Sweeping telecom law rewrite suggested

Ottawa should rethink its communications policy and draft a new all-encompassing act more in tune with the new digital world, the head of Canada’s federal telecom and broadcast regulator said Monday.

OTTAWA — Ottawa should rethink its communications policy and draft a new all-encompassing act more in tune with the new digital world, the head of Canada’s federal telecom and broadcast regulator said Monday.

The call for sweeping changes comes as the federal government is in the middle of a review of foreign ownership rules in the telecommunications industry.

But in a speech to a television festival in Banff, CRTC chairman Konrad von Finckenstein said something more comprehensive is needed and that the acts that currently govern telecoms and broadcasters are outdated.

For one thing, he said, the distinction between broadcasters and telecommunications companies is virtually meaningless, since giants like Rogers Communications (TSX:RCI.B), Shaw Communications (TSX:SJR.B), BCE Inc. (TSX:BCE) and Quebecor (TSX:QBR.B) have fingers in each pie.

“The industry is going through fundamental change in technology, in business models and in corporate structures,” he said in notes of the speech released in Ottawa.

“It has become a single industry, thoroughly converged and integrated. Yet it continues to be regulated under three separate acts which date from 20 years ago.”

Von Finckenstein said the best approach would be to encompass all communications policy under one comprehensive act, and possibly under one minister.

The aim of the act, he said, would be to create a structure to regulate the “transportation of bits, whether by wireline or wireless technology, and whether they are carrying voice, video or data.”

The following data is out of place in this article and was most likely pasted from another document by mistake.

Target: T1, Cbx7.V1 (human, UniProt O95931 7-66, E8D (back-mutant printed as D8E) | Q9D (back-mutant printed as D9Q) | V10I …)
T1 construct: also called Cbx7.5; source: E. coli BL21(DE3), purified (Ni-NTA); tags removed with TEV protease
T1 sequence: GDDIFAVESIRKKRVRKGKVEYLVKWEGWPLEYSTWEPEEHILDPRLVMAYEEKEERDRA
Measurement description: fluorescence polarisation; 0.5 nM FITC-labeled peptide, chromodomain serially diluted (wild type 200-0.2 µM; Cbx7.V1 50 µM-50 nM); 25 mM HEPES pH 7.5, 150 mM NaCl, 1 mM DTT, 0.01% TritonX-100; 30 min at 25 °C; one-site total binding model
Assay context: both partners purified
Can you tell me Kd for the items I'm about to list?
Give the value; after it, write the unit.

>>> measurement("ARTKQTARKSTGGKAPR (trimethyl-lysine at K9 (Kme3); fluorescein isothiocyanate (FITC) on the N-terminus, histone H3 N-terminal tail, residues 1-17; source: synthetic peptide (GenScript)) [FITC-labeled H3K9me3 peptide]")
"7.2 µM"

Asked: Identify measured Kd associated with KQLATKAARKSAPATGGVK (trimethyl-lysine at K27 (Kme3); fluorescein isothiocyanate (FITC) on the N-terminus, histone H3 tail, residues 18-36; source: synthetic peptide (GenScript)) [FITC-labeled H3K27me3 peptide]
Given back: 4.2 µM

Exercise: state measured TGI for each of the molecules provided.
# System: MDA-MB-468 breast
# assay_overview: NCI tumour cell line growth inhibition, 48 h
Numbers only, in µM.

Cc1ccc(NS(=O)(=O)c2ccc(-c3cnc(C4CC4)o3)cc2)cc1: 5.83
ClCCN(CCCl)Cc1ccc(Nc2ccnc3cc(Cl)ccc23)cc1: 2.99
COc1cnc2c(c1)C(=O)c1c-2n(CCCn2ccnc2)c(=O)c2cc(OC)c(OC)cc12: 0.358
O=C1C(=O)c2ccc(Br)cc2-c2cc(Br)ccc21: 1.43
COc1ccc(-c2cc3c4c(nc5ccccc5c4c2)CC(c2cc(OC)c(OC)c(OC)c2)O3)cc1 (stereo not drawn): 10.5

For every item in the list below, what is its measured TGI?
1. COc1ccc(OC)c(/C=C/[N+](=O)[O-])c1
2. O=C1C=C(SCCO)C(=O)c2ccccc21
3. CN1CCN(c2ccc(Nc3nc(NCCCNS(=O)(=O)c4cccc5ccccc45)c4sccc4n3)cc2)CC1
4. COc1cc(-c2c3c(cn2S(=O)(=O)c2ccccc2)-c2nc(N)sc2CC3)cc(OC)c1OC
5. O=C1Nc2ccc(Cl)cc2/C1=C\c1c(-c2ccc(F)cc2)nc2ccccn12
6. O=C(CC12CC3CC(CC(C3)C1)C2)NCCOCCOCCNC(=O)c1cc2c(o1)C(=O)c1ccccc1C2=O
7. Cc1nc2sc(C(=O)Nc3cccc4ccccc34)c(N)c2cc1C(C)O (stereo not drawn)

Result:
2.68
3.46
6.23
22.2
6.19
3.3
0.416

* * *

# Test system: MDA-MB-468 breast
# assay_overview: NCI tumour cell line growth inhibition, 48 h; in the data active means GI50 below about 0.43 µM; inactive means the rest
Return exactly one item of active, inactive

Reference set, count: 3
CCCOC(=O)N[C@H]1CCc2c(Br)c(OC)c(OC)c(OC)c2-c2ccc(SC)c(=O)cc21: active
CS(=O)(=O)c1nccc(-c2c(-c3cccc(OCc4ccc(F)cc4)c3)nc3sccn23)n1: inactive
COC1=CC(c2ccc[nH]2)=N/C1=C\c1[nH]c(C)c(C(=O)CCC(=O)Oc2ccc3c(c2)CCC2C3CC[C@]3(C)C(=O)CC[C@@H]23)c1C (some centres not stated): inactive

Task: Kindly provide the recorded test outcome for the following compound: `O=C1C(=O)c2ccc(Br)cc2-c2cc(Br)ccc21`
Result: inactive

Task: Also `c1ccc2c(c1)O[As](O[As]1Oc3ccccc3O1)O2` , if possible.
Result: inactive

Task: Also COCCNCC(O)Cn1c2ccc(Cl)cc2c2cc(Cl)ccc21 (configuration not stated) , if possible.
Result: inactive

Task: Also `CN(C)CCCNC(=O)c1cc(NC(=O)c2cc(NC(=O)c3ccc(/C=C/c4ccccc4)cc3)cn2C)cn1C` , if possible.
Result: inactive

It would also include a scheme to ensure Canadian content in broadcasting, as well as a mission objective defining the Canadian Broadcasting Corp.’s role in promoting culture and values.

Under the new scheme, the work of the Canadian Radio-television and Telecommunications Commission would also need to be considered, he added.

Von Finckenstein noted that the CRTC’s ability to regulate has been already impinged by the new digital reality that puts consumers, not regulators, in control.

Given that consumers have access to a wide range of digital platforms, including computers and hand-held devices, they can bypass regulated media such as conventional and cable TV.

“Therefore the commission’s ability to regulate through control of access is very much reduced,” he said.

The review should include an examination of what the CRTC does and whether that too should change.

For instance, von Finckenstein said the government should consider whether there are too many commissioners, and whether the commission should have fewer powers to regulate and more powers of enforcement against abusers.

The CRTC has been embroiled in a number of clashes with the current Harper government.

Most recently, the commission was overruled by Ottawa on its finding that cellphone operator Globalive was insufficiently Canadian owned.

The broad objectives of the CRTC, he said, should be to encourage competition and to limit intervention to issues of market failure.

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